Cadmium isotopes in Bahamas platform carbonates: A base for reconstruction of past surface water bioproductivity and their link with chromium isotopes

Jesper Allan Frederiksen, Robert Matthew Klaebe, Juraj Farkaš, Peter Koenraad Swart, Robert Frei

Research output: Contribution to journalArticlepeer-review


The distribution of cadmium (Cd) within the oceans strongly suggests that it is used as a nutrient by marine phytoplankton. Biologically induced removal of Cd from modern surface waters is accompanied by an isotopic fractionation leaving surface-waters enriched in isotopically heavy Cd. This first study focusses on tying the Cd isotopic record preserved in modern shallow platform carbonates of the Great Bahama Bank (GBB) to conditions in the upper water column, and provides a base for future studies aiming at reconstructing past bioproductivity levels in ancient ocean/basin surface waters. In addition, we compare δ114Cd values with previously published chromium (Cr) isotope values and link signals of bioproductivity with redox conditions in the surface waters. The GBB core samples yield [Cd] (21–188 μg/kg), which increases with depth alongside changes in carbonate mineralogy related to sediment supply and diagenesis. The δ114Cd values of these carbonates are mainly positively fractionated with an average of 0.11‰ ± 0.17 (2σ; n = 17) relative to the NIST 3108 reference standard. Unlike previously observed for Cr isotopes, there is no control of δ114Cd values by relative abundances of the carbonate polymorphs aragonite and calcite in the studied profile. Likewise, δ114Cd values are not correlated to major and trace element (e.g. Ca, Mg, Mn and Sr) contents. We postulate that the burial and diagenetic processes of carbonate cannot modify the Cd isotope signals. Using the experimental fractionation factor for Cd into calcite (−0.45‰), calculated seawater δ114Cd of +0.56 ± 0.17‰ is in agreement with values for modern North Atlantic Surface Seawater. This study's results suggest that δ114Cd values in carbonates are a reliable tool for reconstruction of bioproductivity levels in past surface seawaters, and open new possibilities in combination with Cr isotopes to link these with past ocean redox.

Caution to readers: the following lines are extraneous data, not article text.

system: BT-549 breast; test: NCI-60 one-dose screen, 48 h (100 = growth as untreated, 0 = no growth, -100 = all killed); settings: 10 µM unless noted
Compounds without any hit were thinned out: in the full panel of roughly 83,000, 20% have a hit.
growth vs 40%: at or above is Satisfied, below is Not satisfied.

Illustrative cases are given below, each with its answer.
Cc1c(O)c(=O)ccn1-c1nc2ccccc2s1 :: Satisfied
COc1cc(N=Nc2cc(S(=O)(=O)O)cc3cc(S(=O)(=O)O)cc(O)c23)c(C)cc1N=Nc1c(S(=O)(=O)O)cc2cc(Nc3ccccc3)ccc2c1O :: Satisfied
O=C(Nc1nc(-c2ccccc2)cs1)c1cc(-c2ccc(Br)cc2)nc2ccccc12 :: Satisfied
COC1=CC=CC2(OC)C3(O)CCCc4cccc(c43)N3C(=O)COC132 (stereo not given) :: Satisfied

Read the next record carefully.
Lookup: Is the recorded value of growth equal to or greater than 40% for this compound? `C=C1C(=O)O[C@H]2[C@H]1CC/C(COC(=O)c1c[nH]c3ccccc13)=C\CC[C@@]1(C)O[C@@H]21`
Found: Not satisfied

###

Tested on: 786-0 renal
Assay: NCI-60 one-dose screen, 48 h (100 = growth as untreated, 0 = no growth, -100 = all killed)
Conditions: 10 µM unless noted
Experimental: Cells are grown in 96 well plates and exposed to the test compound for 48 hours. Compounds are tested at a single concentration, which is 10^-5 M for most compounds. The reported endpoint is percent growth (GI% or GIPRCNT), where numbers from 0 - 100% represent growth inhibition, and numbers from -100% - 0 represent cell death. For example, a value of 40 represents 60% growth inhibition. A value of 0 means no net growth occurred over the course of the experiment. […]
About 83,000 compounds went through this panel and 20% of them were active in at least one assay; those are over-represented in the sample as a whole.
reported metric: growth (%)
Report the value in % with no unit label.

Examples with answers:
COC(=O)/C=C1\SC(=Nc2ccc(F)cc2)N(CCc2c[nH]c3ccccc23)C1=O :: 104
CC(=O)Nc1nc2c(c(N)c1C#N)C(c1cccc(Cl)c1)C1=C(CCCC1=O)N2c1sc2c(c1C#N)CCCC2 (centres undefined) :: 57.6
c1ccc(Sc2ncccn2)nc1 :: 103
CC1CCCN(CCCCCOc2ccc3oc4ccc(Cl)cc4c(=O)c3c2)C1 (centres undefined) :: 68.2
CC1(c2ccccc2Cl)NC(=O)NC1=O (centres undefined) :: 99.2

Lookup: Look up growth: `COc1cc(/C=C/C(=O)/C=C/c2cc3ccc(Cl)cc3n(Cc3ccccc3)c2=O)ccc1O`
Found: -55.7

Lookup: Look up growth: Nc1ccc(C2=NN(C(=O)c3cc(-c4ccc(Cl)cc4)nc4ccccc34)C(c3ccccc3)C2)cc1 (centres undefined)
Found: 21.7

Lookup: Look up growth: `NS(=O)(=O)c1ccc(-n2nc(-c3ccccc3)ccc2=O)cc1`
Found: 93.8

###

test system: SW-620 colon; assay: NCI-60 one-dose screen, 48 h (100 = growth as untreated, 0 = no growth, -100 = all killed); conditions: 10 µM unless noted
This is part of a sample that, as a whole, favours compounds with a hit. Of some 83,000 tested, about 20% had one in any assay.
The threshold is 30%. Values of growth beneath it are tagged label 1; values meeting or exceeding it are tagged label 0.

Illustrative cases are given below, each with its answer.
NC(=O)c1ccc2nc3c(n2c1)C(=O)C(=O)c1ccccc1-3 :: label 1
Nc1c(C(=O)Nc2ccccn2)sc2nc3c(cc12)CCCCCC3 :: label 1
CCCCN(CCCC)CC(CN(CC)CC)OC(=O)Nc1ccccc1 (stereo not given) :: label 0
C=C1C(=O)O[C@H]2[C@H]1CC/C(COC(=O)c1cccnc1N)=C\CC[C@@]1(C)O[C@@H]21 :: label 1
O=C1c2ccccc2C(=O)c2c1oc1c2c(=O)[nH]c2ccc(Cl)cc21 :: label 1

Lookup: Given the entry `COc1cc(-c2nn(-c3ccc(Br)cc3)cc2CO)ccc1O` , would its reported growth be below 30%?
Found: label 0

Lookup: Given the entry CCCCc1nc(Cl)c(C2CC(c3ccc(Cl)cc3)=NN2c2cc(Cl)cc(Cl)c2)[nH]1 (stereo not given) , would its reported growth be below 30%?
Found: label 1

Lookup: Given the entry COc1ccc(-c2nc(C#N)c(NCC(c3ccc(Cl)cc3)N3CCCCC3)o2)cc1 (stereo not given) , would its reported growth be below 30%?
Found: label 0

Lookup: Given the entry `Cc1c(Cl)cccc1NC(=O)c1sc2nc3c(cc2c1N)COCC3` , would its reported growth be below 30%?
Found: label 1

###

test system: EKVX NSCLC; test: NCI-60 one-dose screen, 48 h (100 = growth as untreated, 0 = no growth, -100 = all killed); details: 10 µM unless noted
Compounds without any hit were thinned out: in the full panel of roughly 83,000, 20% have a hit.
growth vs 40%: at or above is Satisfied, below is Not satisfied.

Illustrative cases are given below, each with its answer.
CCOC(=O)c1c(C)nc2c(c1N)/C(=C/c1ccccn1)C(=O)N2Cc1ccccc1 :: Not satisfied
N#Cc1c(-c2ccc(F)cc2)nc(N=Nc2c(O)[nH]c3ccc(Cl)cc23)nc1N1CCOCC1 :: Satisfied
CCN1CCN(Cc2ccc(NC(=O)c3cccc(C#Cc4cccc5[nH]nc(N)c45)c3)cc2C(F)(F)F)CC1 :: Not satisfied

Original languageEnglish (US)
Article number150565
JournalScience of the Total Environment
StatePublished - Feb 1 2022


  • Cadmium isotopes
  • Carbonate platforms
  • Chromium isotopes
  • Diagenesis
  • Great Bahama Bank
  • Surface seawater bioproductivity

ASJC Scopus subject areas

  • Environmental Engineering
  • Environmental Chemistry
  • Waste Management and Disposal
  • Pollution


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